Faith and family led to my decision to step away as head football coach of the Sevastopol Pioneers this past month. I made this decision to allow me to devote more time to my family, my faith, and to pursue other opportunities in my life.
I am blessed to be the husband to a devoted wife and a father to our 6-year-old daughter. Although it was initially a challenging decision, soon after it was made I had little reservation. I am thankful to have recognized the importance of family time earlier in my life as opposed to looking back years from now with regrets of lost time. It was a difficult decision, but the right one.
On game day, given a 25-second play clock to review the previous play, account for the down-and-distance, substitute in the correct personnel, analyze the defense, and make a play call to give us the best chance at success, was something I thoroughly enjoyed. Although the decision-making had to be quick, I was able to see the results of that decision rather quickly, usually within six seconds. Whether it be a touchdown, turnover, long gain, or loss of yardage; over the course of the game I had more than 50 opportunities to make those decisions. If I called a play that did not result in success, I had the ability to call a different play and try again.
As a husband and father, I am not afforded that same luxury. If I do not give my very best where it matters most, I may not always have the chance to try again. The years go by, moments are lost, and opportunities are missed.
It has been said in several ways. English poet Geoffrey Chaucer’s well-known expression, “Time and tide wait for no man” or Benjamin Franklin’s “Lost time is never found again” help to put time in perspective. Time is valuable and we must use it wisely.
Ultimately, I had to evaluate where my time was spent. As any head coach will tell you, the “Xs and Os” are only a small fraction of the duties. I am sure I could have afforded to put in less time, but that was just not how I coached. If my name was on it, I wanted it to be something respectable.
So I had to ask myself: do I continue to pursue my interests and ask my loved ones to make the sacrifices or do I put aside some of my aspirations for now and cherish the moments that are temporary?
The results of my decision to step away from coaching may not be as instantly apparent as a play call, however, in 15 years when my daughter has grown and was raised with an active father in her life, the impact will be life changing for the both of us.
Since I was a toddler, I have been passionate about football. As a player, through junior high and high school, I never missed a practice or a game. I watched the Packers every Sunday and studied film whenever I had the chance. I had a football in my hands more times than not. I wanted to be around it whenever possible.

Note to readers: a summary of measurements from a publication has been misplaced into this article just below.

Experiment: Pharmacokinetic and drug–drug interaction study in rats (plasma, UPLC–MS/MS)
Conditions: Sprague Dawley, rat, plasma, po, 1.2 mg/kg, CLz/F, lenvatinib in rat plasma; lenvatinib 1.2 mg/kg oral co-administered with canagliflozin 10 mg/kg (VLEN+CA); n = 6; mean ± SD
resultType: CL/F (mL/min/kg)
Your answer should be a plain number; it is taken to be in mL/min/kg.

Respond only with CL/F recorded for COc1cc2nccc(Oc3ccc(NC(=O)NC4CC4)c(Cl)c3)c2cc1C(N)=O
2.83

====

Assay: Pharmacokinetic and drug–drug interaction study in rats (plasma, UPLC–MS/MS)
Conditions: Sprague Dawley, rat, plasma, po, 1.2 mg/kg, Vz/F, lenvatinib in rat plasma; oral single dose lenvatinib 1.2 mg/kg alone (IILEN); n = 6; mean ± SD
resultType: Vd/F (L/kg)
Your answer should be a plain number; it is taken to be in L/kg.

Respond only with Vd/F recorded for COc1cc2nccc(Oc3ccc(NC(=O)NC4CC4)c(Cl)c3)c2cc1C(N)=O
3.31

After high school, I knew my passion for the game was still burning. I signed with a semi-pro team, the Green Bay Gladiators, to play quarterback for the next five seasons. I then transitioned into an assistant coaching role for several years at Sevastopol before taking over as head coach of the Pioneers.
Over the course of the next three seasons, I was fortunate enough to serve in that position as I worked to rebuild the program. As a young team with low numbers, we finished our first season with a 2-7 record. The following year, we went on a successful run and won four of our final five games to finish the season at 4-5. Last year, we carried the momentum from the previous season and finished with a 7-2 regular season record and berth to the WIAA Jamboree.
I knew we were certainly headed in the right direction. Dating back to the midway point of the 2014 season, we won 11 of our last 14 regular season games. I still felt that some of our best years were still ahead of us. I knew the program had turned the corner and was right where I wanted it to be.
However, despite the success we were having on the field, I could not help but think about the moments at home that I was missing. Accomplishments and success are great, but there is a cost.
From the beginning, I had a vision for the program and through those three seasons, I was able to see it through. I worked to build and promote a program that conveyed discipline, unity and professionalism. My goal was not simply to win, but to instill important values into our student athletes and to serve as a positive role model for them. Most importantly, I wanted those who decided to play football to be safe.
I recognized the dangers of football and the increased awareness of concussions and CTE [chronic traumatic encephalopathy]. Through fundraising, grant writing and budgeting, I made it a point to do our part to provide players with up-to-date equipment and provide safe techniques for players to use in practice and in games to help reduce those risks. That, above all else, is what I want people to remember and continue to put an emphasis on in the future.
Contrary to what some may feel, with the program in such a strong state, it made my decision to step away even easier. I certainly want the program to continue to have success and I am hopeful that the foundation that was built will propel this and future teams to achieve great things in the years to come.
I am leaving coaching, for now, but not football. I will be coaching at the Randall Cobb Football ProCamp this June and look forward to being involved in the game as my time allows and opportunities arise.
I will continue with my passion for teaching at Sevastopol while remaining active in the Sevastopol community in other roles. I am grateful for this opportunity and I will certainly miss working with our student athletes and representing the Sevastopol Pioneers. I wish them the best of luck in the years ahead.